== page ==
This work force development challenge presents itself at a time when an estimated 65 percent of the projected American work force in 2020 is already beyond the reach of our public school systems.
The two above quoted pieces reference a 2010 report authored by James Carnevale, Nicole Smith, and Jeff Strohl of the Center on Education and the Workforce at Georgetown University, titled Help Wanted: Projections of Jobs and Education Requirements Through 2018. Premised on this report, Augusta is aiming to tackle the skills gap. But there’s a problem with this policy.
Well, actually there are few problems, though I am only addressing one in this post. That problem is the methodology employed by Carnevale et al in generating those forecasts Augusta is relying on, which drasticllay overestimates the demand for college degree holders in the labor market. From the appendices to that report:
The Georgetown University Center on Education and the Workforce has developed an approach to projecting educational demand that differs fundamentally from the BLS approach. A detailed methodology paper can be found online at cew.georgetown.edu. In short, our method:
Builds on the occupation projections data provided by BLS;
Uses existing labor market data for each year between 1983 and 2008 to analyze increases and decreases in each occupational group;
Uses occupationally specific data on increases in education and training required by an occupation;
Assumes that the present distribution of education among the employed prim-age population is the best single indicator of present demand for education. This model does not start with a deficit of some 20 million post-secondary degrees, as the BLS model does;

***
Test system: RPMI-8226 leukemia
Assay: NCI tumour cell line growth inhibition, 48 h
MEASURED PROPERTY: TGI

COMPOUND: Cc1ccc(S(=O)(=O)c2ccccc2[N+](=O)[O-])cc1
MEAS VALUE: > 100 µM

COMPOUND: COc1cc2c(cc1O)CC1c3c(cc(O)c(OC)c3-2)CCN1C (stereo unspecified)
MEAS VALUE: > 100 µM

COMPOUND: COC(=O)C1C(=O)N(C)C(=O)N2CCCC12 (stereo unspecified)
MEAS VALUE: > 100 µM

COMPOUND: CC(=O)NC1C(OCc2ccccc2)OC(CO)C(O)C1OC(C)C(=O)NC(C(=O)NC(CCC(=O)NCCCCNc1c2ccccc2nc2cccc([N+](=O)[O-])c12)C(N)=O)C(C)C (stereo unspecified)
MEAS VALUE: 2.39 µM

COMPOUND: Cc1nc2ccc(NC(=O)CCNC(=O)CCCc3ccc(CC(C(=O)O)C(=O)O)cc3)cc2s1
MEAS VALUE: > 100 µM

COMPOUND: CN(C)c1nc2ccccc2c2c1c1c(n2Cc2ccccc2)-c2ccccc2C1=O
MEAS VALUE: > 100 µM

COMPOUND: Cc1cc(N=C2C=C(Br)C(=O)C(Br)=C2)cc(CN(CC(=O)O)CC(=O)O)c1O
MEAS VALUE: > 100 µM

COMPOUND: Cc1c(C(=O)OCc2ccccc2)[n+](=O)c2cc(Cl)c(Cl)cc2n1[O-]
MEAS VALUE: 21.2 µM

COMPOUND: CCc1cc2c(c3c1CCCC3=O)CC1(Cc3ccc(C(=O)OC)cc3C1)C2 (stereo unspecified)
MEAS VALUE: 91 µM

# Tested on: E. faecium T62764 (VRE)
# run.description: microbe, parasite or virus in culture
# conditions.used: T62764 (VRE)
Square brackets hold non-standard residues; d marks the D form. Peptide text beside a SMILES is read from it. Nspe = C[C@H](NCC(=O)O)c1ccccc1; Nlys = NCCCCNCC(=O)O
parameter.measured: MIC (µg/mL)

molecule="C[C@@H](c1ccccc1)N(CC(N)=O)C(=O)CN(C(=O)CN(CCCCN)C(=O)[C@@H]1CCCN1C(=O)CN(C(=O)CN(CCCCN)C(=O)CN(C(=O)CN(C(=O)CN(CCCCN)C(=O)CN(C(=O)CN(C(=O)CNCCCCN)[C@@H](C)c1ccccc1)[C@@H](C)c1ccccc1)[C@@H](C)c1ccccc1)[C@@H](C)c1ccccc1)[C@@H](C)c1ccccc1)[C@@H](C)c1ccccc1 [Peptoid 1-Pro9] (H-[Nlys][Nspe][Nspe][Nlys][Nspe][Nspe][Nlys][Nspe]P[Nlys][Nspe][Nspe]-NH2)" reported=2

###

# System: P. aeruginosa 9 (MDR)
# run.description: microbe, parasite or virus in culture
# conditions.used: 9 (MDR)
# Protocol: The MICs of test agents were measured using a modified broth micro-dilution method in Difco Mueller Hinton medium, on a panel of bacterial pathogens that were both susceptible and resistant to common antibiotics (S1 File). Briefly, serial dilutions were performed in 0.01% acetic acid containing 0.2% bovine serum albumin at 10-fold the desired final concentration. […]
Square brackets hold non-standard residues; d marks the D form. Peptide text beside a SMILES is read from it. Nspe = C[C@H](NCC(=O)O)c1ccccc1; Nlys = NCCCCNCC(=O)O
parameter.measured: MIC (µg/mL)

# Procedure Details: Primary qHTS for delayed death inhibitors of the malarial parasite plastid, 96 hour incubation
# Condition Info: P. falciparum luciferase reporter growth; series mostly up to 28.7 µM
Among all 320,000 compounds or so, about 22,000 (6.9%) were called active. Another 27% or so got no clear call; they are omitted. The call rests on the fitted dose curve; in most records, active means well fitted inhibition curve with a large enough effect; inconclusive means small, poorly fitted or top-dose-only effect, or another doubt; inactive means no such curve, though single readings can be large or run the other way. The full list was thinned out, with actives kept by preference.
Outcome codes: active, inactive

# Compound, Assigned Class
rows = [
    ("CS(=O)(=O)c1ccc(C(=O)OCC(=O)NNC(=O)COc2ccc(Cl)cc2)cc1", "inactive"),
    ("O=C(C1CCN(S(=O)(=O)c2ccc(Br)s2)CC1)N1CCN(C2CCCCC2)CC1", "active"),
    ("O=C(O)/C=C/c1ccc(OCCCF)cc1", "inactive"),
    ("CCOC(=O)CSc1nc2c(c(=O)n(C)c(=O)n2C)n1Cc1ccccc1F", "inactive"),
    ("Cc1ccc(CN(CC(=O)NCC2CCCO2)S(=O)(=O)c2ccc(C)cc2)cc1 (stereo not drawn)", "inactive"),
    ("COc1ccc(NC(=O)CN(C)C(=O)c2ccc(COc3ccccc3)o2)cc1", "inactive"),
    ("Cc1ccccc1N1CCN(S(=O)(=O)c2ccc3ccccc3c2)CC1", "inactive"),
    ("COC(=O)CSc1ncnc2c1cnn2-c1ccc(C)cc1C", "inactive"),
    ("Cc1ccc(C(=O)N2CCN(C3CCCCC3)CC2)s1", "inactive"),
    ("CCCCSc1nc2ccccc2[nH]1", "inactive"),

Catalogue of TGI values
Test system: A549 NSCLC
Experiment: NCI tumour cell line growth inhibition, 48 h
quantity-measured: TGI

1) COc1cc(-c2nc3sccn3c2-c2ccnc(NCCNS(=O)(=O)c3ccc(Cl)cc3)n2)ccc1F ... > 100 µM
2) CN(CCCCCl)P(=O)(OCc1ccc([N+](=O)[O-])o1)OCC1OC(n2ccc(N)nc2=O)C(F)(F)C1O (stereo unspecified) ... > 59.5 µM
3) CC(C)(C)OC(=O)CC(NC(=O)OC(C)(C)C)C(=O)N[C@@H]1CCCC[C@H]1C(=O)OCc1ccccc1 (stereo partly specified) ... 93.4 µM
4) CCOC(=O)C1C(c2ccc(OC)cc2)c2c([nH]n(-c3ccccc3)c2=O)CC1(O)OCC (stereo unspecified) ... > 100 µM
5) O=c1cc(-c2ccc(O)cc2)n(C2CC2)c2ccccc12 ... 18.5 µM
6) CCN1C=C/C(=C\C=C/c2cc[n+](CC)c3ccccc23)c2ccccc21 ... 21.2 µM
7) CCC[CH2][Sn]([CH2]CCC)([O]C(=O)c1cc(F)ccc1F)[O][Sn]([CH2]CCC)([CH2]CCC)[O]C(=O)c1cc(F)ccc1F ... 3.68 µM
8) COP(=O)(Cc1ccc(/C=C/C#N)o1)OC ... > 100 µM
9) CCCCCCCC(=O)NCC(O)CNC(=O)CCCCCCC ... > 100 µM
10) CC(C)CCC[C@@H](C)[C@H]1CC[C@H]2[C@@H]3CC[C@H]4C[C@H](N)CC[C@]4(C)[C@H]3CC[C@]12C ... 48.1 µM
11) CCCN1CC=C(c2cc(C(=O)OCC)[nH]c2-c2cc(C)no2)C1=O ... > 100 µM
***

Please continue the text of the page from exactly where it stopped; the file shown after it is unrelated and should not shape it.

Has proven itself to be robust across a number of statistical tests. The most intuitive of these shows that by using data between 1983 and 2002 the projections method forecasts educational demand for 2008 reasonably well.
I am not going to per se defend the BLS methodology, but the above cited section is troublesome. First, and most glaringly, is the line “[a]ssumes that the present distribution of education among the employed prime-age population is the best single indicator of present demand for education.” What’s wrong with that? To begin with it assumes there is always equilibrium between supply and demand of college degrees. That is to say, if only 55 people in the labor market have college degrees, then there is a demand for 55 people with college degrees. There is no such thing, under this rubric, of underemployment (or overemployment for that matter) because the market is always at equilibrium. Alternatively, it also means that a person with Y degree (say a master’s degree) for job X (say a coffee barrista), then that job demands that degree.